Minister for Public Security Sarath Weerasekera said that the new rules are meant to fight religious extremism, but civil rights activists called them “a very political revenge move.”
The wearing of the burqa – garb worn by some conservative Muslim women to cover their entire body and face – was temporarily banned in 2019 following the Easter Sunday bombing of churches and hotels by armed attackers that killed more than 250 people.
The government’s proposal follows an order last year demanding the cremation of Covid-19 victims, which went against the wishes of Muslims, who wanted to bury their dead.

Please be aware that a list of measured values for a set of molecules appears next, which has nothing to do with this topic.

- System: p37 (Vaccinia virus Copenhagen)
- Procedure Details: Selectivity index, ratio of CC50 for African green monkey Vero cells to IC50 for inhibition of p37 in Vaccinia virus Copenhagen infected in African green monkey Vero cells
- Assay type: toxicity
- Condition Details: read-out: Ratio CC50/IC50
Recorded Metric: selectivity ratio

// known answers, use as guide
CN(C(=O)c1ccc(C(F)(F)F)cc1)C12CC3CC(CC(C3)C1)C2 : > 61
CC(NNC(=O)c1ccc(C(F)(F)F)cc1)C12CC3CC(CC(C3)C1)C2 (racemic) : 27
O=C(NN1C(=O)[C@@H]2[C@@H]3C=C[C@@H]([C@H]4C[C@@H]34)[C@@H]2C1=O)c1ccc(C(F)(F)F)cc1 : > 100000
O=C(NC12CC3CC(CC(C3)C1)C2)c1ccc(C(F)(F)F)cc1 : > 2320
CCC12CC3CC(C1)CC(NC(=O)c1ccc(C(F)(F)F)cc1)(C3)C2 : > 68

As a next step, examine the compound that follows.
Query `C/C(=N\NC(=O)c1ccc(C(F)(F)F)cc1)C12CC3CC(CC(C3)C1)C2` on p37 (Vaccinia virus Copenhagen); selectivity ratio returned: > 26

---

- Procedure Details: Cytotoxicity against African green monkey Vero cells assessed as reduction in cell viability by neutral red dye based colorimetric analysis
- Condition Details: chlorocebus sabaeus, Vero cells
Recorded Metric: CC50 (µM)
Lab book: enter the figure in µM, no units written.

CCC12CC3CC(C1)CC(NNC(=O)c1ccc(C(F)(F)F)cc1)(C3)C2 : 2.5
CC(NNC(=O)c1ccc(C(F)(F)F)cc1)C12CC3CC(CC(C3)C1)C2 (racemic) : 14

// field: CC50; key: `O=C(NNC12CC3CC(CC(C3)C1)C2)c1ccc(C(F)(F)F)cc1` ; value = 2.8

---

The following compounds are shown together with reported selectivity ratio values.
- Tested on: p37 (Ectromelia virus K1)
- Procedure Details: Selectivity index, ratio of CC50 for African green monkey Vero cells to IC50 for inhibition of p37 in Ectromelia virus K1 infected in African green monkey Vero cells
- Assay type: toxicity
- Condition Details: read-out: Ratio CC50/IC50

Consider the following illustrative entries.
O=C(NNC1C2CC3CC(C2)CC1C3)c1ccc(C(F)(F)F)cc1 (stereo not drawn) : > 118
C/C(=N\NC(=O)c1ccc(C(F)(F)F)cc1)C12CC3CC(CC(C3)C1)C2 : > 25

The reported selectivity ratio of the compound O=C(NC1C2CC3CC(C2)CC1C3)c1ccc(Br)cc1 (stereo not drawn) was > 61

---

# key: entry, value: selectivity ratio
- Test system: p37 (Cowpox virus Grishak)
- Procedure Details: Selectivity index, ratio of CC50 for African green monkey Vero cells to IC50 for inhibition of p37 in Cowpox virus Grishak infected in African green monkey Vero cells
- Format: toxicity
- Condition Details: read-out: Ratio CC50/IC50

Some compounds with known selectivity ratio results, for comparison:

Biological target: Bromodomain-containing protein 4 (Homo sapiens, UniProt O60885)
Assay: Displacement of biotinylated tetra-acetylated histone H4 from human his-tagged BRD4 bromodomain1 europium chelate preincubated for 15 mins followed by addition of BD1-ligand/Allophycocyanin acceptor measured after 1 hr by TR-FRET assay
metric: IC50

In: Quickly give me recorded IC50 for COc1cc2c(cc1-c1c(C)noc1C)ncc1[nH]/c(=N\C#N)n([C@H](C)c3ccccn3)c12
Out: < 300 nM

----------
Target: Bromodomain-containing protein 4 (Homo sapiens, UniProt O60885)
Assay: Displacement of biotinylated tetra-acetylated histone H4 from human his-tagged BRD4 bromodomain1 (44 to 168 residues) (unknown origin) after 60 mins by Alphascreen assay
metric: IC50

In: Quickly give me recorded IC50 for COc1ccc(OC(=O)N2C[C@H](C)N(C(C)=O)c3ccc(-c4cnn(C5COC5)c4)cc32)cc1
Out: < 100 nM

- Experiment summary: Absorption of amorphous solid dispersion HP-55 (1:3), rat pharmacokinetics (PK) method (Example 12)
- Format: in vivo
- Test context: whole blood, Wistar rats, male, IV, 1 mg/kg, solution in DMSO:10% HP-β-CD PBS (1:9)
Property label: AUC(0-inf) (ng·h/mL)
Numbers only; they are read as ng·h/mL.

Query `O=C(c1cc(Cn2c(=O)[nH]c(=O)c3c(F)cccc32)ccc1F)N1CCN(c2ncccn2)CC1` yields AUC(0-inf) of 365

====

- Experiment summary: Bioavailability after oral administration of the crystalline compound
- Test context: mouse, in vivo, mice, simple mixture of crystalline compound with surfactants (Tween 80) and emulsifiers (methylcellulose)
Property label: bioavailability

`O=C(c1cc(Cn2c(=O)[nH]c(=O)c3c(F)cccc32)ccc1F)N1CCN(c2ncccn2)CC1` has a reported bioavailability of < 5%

The order was lifted this year following international pressure.
The proposed rules come amid plans by President Gotabaya Rajapaksa to use a controversial anti-terror law to deal with religious extremism.
The Rajapaksa administration approved new rules under the Prevention of Terrorism Act, which would give authorities sweeping powers to detain suspects for up to two years for “deradicalization.”
Japan’s Suruga Bay is one of the most heavily fished areas in the world, as well as a very well-studied zone.
Marine biologists have been building a taxonomy of specimens from the bay for more than a century but a recent find showed they missed something, according to CBS News.
In 2016, Japanese researchers came across four large, odd-looking fish that lacked scales on their heads and gills.